Let's assume that a company wants to raise $10,000 through the issuance of common stock. At the time the stock is sold the market price is $50 per share. the company will, therefore, have to issue 200 shares. Let us also assume that the par value of the stock is $10. Here is the journal entry that the company will make following the sale of the shares: Cash (200 shares x $50) 10,000 Common Stock (200 shares x $10)) 2,000 Add’l Paid in Capital (10,000 - 2,000) 8,000
The journal entry involves the following aspects:
1. Cash is increased by the number of shares sold multiplied by the market price of the stock to reflect the receipt of the proceeds
2. Stockholder's equity is increased by $10,000 to reflect the issuance of the stock. This total is divided between the common stock account and the additional paid in capital account. Both of these are stockholder's equity accounts.
3. The common stock account is increased by the par value multiplied by the number of shares sold. The par value is an arbitrary amount set by the board of directors when the class of stock is authorized by the shareholders for issuance.
4. The additional paid-in-capital account is increased by the excess of the proceeds from the stock sale less that portion of the proceeds credited to the common stock account.
Common stock can also be authorized as no par. In this case, no par value is assigned to the shares. From an accounting standpoint, the only effect of this designation is that the common stock account is credited for the full amount of the proceeds and no additional paid-in-capital account exists as follows: Cash (200 shares x $50) 10,000 Common Stock (200 shares x $50)) 10,000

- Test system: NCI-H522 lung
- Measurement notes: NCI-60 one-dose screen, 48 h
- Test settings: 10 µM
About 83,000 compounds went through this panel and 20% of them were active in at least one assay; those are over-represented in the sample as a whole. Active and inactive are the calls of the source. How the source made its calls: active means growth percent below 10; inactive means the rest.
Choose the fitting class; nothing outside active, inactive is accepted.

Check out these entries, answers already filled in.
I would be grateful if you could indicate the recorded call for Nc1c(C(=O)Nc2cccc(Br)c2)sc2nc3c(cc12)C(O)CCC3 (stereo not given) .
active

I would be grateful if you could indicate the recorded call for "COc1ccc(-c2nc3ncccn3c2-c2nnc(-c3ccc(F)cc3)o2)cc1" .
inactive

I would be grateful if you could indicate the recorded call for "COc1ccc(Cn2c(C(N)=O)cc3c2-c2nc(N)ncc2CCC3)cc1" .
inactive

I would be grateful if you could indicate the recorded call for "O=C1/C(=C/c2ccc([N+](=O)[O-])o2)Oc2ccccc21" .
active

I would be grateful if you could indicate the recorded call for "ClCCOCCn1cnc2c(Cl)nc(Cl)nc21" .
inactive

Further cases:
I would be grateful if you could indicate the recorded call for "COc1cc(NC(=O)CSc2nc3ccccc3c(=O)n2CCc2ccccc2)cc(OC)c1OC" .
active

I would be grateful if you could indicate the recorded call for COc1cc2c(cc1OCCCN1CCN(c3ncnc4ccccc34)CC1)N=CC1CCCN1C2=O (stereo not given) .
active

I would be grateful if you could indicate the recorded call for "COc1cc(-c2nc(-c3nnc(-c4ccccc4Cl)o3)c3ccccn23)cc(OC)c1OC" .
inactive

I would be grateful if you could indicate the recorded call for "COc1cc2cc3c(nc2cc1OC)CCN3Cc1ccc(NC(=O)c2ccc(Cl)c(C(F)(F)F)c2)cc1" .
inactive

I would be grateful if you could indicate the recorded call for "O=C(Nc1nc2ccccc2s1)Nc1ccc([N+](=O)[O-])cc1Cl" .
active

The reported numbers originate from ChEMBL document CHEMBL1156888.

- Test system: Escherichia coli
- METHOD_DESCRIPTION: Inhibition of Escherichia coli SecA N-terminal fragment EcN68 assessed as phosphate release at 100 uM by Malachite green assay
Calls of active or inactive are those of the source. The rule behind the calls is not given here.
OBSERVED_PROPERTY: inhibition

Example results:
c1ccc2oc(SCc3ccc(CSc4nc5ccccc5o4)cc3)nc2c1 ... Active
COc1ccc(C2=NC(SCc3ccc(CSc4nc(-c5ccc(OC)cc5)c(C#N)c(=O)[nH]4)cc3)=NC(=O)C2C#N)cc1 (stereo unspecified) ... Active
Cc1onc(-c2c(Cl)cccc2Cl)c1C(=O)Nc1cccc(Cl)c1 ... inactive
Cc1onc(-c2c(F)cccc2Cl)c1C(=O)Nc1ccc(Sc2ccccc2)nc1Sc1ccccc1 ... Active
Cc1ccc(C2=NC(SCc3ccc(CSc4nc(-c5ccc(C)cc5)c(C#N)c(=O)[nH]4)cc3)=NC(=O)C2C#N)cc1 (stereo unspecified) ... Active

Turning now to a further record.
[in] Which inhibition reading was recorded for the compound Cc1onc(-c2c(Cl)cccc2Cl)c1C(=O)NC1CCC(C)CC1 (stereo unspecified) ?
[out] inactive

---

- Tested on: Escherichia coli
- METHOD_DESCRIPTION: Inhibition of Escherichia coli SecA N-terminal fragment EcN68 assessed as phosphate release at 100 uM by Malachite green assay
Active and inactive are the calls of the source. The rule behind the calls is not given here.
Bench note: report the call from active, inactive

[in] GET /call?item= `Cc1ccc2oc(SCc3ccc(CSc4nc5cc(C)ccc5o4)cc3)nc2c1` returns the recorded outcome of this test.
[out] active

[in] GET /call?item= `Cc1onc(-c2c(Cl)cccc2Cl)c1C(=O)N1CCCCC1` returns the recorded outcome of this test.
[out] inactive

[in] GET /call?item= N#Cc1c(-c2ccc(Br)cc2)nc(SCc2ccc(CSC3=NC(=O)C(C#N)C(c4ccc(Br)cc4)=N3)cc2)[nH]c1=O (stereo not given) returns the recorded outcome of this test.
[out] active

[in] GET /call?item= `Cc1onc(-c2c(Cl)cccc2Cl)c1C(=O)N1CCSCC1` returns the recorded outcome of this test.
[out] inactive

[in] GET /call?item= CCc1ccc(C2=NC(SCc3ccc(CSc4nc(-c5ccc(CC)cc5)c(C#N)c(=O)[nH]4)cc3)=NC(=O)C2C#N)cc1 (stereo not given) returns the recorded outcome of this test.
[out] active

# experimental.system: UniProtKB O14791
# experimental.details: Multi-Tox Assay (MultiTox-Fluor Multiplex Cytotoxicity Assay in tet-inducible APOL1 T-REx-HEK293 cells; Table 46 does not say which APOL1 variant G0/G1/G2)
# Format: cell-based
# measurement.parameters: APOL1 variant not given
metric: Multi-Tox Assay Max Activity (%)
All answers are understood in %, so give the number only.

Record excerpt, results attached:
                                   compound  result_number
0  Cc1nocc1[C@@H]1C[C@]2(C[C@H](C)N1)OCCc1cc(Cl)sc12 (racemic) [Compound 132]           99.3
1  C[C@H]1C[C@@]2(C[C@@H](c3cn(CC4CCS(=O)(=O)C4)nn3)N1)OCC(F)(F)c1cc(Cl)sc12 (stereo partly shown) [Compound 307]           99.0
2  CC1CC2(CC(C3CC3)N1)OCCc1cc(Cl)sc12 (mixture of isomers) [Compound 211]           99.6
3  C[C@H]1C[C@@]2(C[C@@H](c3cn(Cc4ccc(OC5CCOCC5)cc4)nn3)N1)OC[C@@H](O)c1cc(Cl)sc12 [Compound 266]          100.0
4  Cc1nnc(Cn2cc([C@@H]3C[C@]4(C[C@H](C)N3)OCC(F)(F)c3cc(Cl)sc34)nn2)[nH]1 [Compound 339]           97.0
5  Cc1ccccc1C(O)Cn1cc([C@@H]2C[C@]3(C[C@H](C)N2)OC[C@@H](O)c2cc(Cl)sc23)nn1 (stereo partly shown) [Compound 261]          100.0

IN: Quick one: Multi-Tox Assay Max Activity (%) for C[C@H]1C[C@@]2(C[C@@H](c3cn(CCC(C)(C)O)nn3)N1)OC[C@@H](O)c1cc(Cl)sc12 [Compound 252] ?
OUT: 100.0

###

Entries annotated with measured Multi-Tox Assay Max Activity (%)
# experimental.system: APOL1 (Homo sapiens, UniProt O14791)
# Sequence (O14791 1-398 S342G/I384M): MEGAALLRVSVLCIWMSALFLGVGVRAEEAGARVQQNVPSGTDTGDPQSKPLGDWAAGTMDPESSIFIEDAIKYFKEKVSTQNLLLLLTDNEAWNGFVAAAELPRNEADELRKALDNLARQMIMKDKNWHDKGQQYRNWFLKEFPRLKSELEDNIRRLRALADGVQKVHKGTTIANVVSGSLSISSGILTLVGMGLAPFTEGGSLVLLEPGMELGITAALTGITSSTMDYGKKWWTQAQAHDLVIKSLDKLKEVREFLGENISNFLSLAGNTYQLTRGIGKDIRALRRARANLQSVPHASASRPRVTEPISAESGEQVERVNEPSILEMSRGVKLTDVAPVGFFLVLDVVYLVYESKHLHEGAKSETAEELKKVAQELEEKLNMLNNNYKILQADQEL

A third form for the stock is no par with a stated value. From an accounting standpoint, stated value is treated the same way as par value. For example, assume that the common stock in this example is no par stock with a stated value of $5. The journal entry for the stock issuance would be as follows: Cash (200 shares x $50) 10,000 Common Stock (200 shares x $5)) 1,000 Add’l Paid in Capital (10,000 - 1,000) 9,000
Stock issuance costs:
When companies issue common stock, the stock is sold through brokers to their retail or institutional clients. These brokers earn a fee for their services and the proceeds received by the company is reduced accordingly. There are two ways in which these stock issuance costs can be accounted for under GAAP.
1. Treat the issue costs as a reduction of the amounts paid in. The debit to cash and the credit to additional paid-in-capital are reduced accordingly. This method results in a smaller increase in stockholder's equity upon issuance of the shares.
2. Capitalize the amount as an organizational cost on the balance sheet and amortize the this intangible asset similarly to the amortization of goodwill. This method results in a greater increase in stockholder's equity initially and reduced profitability in the future as the amortization expense is recorded.
Accounting for stock repurchases (treasury stock)
The following example illustrates the accounting for stock repurchases (treasury stock) utilizing the cost method. This is the most common approach. Under this method, an account called treasury stock is debited for the cost of the shares repurchased. This treasury stock account is a contra-equity account. That means, it is included in stockholder's equity, but is reflected as a negative amount (hence the use of the word "contra"). When the shares are subsequently re-issued, treasury stock is credited for the cost of the shares and any difference between the re-issue price and this cost is reflected as an adjustment to additional paid-in-capital form treasury stock.
Assume that a company repurchases 1,000 shares at a current market price of $25 per share. The